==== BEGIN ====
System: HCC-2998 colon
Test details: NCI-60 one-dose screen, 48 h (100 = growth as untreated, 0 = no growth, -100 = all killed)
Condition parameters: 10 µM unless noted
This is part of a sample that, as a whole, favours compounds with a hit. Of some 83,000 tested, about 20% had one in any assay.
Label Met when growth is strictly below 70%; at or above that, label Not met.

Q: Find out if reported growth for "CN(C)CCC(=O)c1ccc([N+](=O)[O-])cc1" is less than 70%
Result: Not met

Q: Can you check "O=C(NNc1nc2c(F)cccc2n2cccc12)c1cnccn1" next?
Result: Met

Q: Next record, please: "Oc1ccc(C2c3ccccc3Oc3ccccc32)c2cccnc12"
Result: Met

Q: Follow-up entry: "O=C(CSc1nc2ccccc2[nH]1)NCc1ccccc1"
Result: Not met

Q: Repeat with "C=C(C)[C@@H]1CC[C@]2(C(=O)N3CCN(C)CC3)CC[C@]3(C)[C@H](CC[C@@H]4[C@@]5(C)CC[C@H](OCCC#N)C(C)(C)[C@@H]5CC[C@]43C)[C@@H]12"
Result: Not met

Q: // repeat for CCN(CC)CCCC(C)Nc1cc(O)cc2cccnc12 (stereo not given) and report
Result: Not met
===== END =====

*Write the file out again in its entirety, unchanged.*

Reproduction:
System: HCC-2998 colon
Test details: NCI-60 one-dose screen, 48 h (100 = growth as untreated, 0 = no growth, -100 = all killed)
Condition parameters: 10 µM unless noted
This is part of a sample that, as a whole, favours compounds with a hit. Of some 83,000 tested, about 20% had one in any assay.
Label Met when growth is strictly below 70%; at or above that, label Not met.

Q: Find out if reported growth for "CN(C)CCC(=O)c1ccc([N+](=O)[O-])cc1" is less than 70%
Result: Not met

Q: Can you check "O=C(NNc1nc2c(F)cccc2n2cccc12)c1cnccn1" next?
Result: Met

Q: Next record, please: "Oc1ccc(C2c3ccccc3Oc3ccccc32)c2cccnc12"
Result: Met

Q: Follow-up entry: "O=C(CSc1nc2ccccc2[nH]1)NCc1ccccc1"
Result: Not met

Q: Repeat with "C=C(C)[C@@H]1CC[C@]2(C(=O)N3CCN(C)CC3)CC[C@]3(C)[C@H](CC[C@@H]4[C@@]5(C)CC[C@H](OCCC#N)C(C)(C)[C@@H]5CC[C@]43C)[C@@H]12"
Result: Not met

Q: // repeat for CCN(CC)CCCC(C)Nc1cc(O)cc2cccnc12 (stereo not given) and report
Result: Not met